Furthermore, PEG low-volume preparations were systematically associated with an adjuvant. They were based on the combination of 2-L PEG with a stimulant laxative (bisacodyl), or an osmotically active agent (ascorbic acid). The impact of adjuvants on bowel preparations remains debated, with differing US and European society recommendations, but a recent meta-analysis suggests that adjuvants may improve tolerance when used with low-volume PEG preparations[28]. PEG low-dose associated to either bisacodyl or ascorbate may thus represent a potentially ideal low-volume cleansing product for patients with IBD[16]. Furthermore, simethicone remains an interesting adjuvant, decreasing luminal bubbles as reported by Lazzaroni et al[12] 1993 in IBD patients mirroring same results in overall population[12,29]. Society guidelines are disparate on this topic[14,16] but a recent meta-analysis suggest the addition of simethicone may further improve bowel preparation quality[28].

There is always a trade-off between cleansing efficacy and tolerance, especially when comparing high- to low-dose preparations[30]. In general population, PEG high-volume leads to cleaner preparations compared to PEG low-volume with an adjuvant when restricting the analysis to split-dosing, but with a lower tolerance[28]. Compliance may be limited by the inability of patients to ingest such a large volume of solution. Tolerability and compliance with bowel preparations are however both crucial particularly in patients with IBD. Indeed, IBD patients require repeated colonoscopies throughout their lifetime, so that a bad experience with the preparation may affect the acceptability and uptake of future colonoscopy, particularly in IBD surveillance protocols[17]. Conversely, mucosal findings in IBD such as dysplastic and non-polypoid flat lesions may be very subtle and can be detected only in a perfectly prepared colon[4], with the assistance of chromoendoscopy[31]. Further studies comparing high-volume vs low-volume preparations in split-dosing, including more contemporary one such as PICO are urgently needed. Meanwhile, clinicians should probably engage the discussion with the patient in a shared decision process in order to choose between an effective high-volume preparation or a more acceptable low-volume on a case-by-case basis.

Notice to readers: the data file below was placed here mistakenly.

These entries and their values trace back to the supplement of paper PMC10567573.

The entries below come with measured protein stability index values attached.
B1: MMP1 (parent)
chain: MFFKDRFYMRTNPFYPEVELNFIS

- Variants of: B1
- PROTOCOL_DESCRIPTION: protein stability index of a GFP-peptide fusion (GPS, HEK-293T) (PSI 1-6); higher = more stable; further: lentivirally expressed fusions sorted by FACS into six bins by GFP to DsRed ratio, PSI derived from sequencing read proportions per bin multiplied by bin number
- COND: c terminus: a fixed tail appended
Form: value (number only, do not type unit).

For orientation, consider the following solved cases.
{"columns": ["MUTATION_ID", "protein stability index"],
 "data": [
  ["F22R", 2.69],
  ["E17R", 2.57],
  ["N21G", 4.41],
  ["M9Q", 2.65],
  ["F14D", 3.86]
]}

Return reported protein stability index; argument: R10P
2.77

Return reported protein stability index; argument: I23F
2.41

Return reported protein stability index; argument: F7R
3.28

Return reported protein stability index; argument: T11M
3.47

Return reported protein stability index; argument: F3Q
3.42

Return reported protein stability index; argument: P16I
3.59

Safety is also an important issue to be considered when prescribing a preparation for colonoscopy in IBD. Indeed, some procedures are performed in patients suffering from severe symptoms such as diarrhea and abdominal pain with possible preexisting electrolytic imbalances. Patients with IBD may develop complications either from the colonoscopy or from the cleansing procedure[13]. These patients experience significantly more embarrassment and burden during the preparation when compared with patients undergoing colonoscopy for other indications[9]. Furthermore, clinicians periodically express concern that bowel preparation may precipitate a relapse of colitis, based on personal experience[17]. Additionally the preparation may cause ulcerations that can mimic IBD-related mucosal lesions, interfering with correct disease diagnosis and staging[17]. Bowel preparations may indeed induce colonic mucosal damage through crypt cell apoptosis and increased oxidative stress[32,33]. Reassuringly, side effects reported in this systematic review were not more frequent than in the general population, and were severe in < 6%[23,24]. Relapse of colitis of flare of the disease requiring corticosteroid therapy occurred after colonoscopy in 2% to 4% and is often self-limited[24]. This inconvenient side effect was mostly reported with Nap that has been removed from market anyway due to rare but significant renal toxicity, particularly in patients with kidney failure[34]. Nap was indeed significantly associated with colonic mucosal inflammation suggesting it may have a transient role in provoking relapse in patients with ulcerative colitis[32,33] and causing IBD-like mucosal damage[17].

Limitations